5 tips to cordially uninvite people

5 tips for best wishes ; inviting the world

While we thought we could have & nbsp; parties & nbsp; at 20 during the Holidays, we will have to limit ourselves to 10 (like the & nbsp;” covideux ”& nbsp; accumulate). But telling half of our guests that they are no longer welcome, it can be tricky. Label specialist Julie Blais Comeau gives us her advice to avoid creating discomfort. & Nbsp;

Stay consistent & nbsp;

Before launching the “invitations”, Julie Blais Comeau recommends finding a logic in the way of choosing who is always invited or not. & Nbsp; & nbsp;

“We uninvite as we invite,” she said. There has to be some logic. If you don't invite your niece anymore, you can't invite your nephew for example. ”& Nbsp; & nbsp;

Also, if you are in a relationship, be sure to agree with your spouse to avoid misunderstandings which would only add a layer of unease to the situation. & nbsp; & nbsp;

Speaking to each other in person & nbsp;

If we want to avoid offending our guests, the etiquette specialist recommends & nbsp; not to announce the bad news by email or text message. & Nbsp; & nbsp; & nbsp;

“In writing , one can appear cold and the message can be misinterpreted, she explains. On the phone, it's different, you can have a real conversation and clear up misunderstandings easily. It's also more polite to show that you take the time to call to discuss. “& Nbsp;

Summarize the situation & nbsp; & nbsp;

Even if everyone is a priori aware of the new measures (unless you live under a rock), do not hesitate to briefly recall the context, according to Julie Blais Comeau. & Nbsp; Simply mention that “the things have evolved rapidly ”and that we can ultimately only be 10 is useful before announcing that we are uninviting someone. & nbsp; & nbsp;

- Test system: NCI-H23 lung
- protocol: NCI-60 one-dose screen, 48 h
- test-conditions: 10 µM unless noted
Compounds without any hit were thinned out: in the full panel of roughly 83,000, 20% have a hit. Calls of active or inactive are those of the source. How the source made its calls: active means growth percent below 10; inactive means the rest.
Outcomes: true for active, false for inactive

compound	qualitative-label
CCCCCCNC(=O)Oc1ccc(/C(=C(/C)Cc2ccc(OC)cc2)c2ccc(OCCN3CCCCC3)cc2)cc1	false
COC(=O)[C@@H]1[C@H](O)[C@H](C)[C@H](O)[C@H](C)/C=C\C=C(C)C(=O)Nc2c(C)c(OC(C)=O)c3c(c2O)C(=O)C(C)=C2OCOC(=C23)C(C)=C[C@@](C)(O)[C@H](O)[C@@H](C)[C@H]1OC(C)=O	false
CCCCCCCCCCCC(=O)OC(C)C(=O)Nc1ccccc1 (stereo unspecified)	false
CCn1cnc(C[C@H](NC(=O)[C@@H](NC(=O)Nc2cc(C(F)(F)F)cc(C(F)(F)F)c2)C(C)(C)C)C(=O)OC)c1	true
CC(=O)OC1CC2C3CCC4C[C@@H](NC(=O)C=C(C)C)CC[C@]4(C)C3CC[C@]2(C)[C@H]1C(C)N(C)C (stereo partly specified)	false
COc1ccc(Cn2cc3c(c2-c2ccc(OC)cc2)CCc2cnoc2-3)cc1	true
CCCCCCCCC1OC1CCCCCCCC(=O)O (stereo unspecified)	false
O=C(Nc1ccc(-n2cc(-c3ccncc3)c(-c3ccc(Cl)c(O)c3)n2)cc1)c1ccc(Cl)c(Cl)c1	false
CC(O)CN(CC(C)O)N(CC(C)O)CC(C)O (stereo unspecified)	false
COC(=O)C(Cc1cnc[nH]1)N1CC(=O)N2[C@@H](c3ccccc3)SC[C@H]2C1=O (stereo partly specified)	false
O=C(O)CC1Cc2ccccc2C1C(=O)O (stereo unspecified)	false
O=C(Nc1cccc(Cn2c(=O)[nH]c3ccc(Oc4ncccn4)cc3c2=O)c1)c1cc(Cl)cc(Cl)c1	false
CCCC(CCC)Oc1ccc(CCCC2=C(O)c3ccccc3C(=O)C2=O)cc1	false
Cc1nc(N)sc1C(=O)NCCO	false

If we choose to be even less numerous, it suffices to explain that we are more comfortable celebrating the Holidays in very small groups, with only our close family, for example. & Nbsp; ; & nbsp;

Express your disappointment & nbsp;

“It is also important to talk about what you feel as a host , emphasizes the expert. To be polite, you can say something like, “We were really looking forward to getting together and spending time with you, but, sorry, this time around we couldn't. receive you. ”” & nbsp;

We can also mention the & nbsp; difficulty & nbsp; we had in making a choice, but given the context, it is not necessary to justify ourselves further. & Nbsp; & nbsp;

Suggest something else & nbsp;

Finally, why not suggest another way to get together? Julie Blais Comeau suggests, for example, planning a festive virtual meeting. It can also be an opportunity to organize an outdoor activity to spend some time together without taking too many risks. & Nbsp; & nbsp;

To opt out of an invitation & nbsp; & nbsp;

Perhaps you find yourself more in the role of the guest than the host. In this case, if you ultimately want to decline an invitation that you have already accepted, the same rules apply, but the most important thing is to say thank you first. & Nbsp;

A simple “Thank you very much for 'having thought of us, but in the current situation we said to ourselves that it would be better to stay at home in the end ”will suffice. & nbsp;

Previous Article
Next Article

Leave a Reply

Your email address will not be published. Required fields are marked *